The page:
Plasma Soluble CD163 Level Independently Predicts All-Cause Mortality in HIV-1–Infected Individuals

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Abstract

Background. CD163, a monocyte- and macrophage-specific scavenger receptor, is shed as soluble CD163 (sCD163) during the proinflammatory response. Here, we assessed the association between plasma sCD163 levels and progression to AIDS and all-cause mortality among individuals infected with human immunodeficiency virus type 1 (HIV).

Methods. Plasma sCD163 levels were measured in 933 HIV–infected individuals. Hazard ratios (HRs) with 95% confidence intervals (CIs) associated with mortality were computed by Cox proportional hazards regression.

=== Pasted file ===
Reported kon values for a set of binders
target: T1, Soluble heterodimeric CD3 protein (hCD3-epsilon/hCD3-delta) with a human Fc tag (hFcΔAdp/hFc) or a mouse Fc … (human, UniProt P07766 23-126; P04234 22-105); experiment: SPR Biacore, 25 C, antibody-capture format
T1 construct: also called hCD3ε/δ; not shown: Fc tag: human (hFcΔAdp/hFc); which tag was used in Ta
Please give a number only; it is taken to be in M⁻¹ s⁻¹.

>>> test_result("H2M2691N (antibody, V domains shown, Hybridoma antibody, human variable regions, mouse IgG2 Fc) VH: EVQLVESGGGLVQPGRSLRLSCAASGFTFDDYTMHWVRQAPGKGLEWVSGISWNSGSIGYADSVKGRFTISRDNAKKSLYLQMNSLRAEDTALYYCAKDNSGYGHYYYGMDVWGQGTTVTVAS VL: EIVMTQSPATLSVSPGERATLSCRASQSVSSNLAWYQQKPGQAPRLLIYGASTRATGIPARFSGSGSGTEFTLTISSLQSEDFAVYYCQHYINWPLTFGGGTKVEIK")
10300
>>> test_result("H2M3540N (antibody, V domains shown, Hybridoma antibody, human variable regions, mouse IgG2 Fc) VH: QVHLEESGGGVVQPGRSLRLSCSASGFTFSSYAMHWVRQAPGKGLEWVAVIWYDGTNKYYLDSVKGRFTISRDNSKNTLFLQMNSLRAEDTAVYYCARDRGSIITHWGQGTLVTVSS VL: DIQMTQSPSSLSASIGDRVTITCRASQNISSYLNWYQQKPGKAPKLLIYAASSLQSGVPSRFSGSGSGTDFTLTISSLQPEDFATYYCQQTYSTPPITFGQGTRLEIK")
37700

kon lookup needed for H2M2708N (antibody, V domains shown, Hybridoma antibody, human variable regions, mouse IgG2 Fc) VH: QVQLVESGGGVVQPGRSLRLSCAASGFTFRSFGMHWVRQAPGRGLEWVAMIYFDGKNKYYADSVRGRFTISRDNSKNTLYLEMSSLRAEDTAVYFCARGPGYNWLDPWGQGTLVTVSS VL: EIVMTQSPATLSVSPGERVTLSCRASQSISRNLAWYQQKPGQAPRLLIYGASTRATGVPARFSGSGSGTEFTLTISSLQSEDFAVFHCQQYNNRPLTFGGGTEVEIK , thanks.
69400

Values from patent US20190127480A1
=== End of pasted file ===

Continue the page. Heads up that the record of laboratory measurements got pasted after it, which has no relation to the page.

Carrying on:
Results. At baseline, 86% were receiving antiretroviral treatment, 73% had plasma a HIV RNA level of <50 copies/mL, and the median CD4+ T-cell count was 503 cells/µL. During 10.5 years of follow-up, 167 (17.9%) died. Plasma sCD163 levels were higher in nonsurvivors than in survivors (4.92 mg/L [interquartile range {IQR}, 3.29–8.65 mg/L] vs 3.16 mg/L [IQR, 2.16–4.64 mg/L]; P = .0001). The cumulative incidence of death increased with increasing plasma sCD163 levels, corresponding to a 6% or 35% increased risk of death for each milligram per liter or quartile increase, respectively, in baseline plasma sCD163 level (adjusted HR, 1.06 [95% CI, 1.03–1.09] and 1.35 [95% CI, 1.13–1.63], respectively).

Conclusions. Plasma sCD163 was an independent marker of all-cause mortality in a cohort of HIV–infected individuals, suggesting that monocyte/macrophage activation may play a role in HIV pathogenesis and be a target of intervention.

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